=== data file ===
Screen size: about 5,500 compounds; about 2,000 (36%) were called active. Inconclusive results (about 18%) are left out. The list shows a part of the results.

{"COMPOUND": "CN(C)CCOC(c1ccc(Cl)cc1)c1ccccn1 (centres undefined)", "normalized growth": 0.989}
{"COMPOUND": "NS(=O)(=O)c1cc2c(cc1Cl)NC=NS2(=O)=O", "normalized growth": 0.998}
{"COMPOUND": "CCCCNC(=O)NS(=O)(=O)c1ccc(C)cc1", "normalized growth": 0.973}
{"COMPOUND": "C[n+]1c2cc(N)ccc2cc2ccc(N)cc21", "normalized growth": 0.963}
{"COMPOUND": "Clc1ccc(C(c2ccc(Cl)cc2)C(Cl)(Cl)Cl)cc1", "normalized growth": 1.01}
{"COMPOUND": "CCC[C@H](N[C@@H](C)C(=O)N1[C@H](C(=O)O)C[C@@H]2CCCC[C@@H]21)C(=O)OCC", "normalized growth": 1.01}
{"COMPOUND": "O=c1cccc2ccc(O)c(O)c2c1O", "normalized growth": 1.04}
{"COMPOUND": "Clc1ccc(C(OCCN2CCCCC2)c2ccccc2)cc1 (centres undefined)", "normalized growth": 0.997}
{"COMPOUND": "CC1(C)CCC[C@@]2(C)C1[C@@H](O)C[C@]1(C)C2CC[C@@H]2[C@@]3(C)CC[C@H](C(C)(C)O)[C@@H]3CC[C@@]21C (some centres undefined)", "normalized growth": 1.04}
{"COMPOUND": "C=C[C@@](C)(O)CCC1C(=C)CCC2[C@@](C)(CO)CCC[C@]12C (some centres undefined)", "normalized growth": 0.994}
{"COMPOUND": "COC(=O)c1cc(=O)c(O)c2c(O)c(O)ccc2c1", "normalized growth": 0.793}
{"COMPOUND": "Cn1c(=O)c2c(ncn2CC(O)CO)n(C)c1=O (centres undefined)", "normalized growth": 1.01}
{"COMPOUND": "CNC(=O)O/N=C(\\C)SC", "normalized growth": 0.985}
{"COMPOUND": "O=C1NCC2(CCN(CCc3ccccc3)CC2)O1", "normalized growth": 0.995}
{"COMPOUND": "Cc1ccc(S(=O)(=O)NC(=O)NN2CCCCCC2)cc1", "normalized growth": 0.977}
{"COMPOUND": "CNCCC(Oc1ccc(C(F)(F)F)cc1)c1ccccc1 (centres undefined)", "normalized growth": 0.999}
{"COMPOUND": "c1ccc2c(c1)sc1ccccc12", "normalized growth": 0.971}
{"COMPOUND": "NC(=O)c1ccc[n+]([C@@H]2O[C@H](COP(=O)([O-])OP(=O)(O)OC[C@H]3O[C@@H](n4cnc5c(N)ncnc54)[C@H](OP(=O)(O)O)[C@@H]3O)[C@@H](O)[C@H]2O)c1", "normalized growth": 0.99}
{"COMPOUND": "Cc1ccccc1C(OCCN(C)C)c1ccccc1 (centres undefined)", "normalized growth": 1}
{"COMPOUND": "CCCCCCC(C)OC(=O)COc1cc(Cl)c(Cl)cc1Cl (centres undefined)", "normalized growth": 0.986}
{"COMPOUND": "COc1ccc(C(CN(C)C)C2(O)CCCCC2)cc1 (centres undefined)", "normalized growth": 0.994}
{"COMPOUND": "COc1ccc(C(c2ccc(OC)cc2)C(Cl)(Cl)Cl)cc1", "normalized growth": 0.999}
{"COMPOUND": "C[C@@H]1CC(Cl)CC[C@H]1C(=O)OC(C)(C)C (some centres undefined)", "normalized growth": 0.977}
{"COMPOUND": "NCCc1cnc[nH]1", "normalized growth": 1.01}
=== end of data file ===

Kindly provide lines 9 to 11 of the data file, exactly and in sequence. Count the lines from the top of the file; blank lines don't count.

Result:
{"COMPOUND": "Clc1ccc(C(OCCN2CCCCC2)c2ccccc2)cc1 (centres undefined)", "normalized growth": 0.997}
{"COMPOUND": "CC1(C)CCC[C@@]2(C)C1[C@@H](O)C[C@]1(C)C2CC[C@@H]2[C@@]3(C)CC[C@H](C(C)(C)O)[C@@H]3CC[C@@]21C (some centres undefined)", "normalized growth": 1.04}
{"COMPOUND": "C=C[C@@](C)(O)CCC1C(=C)CCC2[C@@](C)(CO)CCC[C@]12C (some centres undefined)", "normalized growth": 0.994}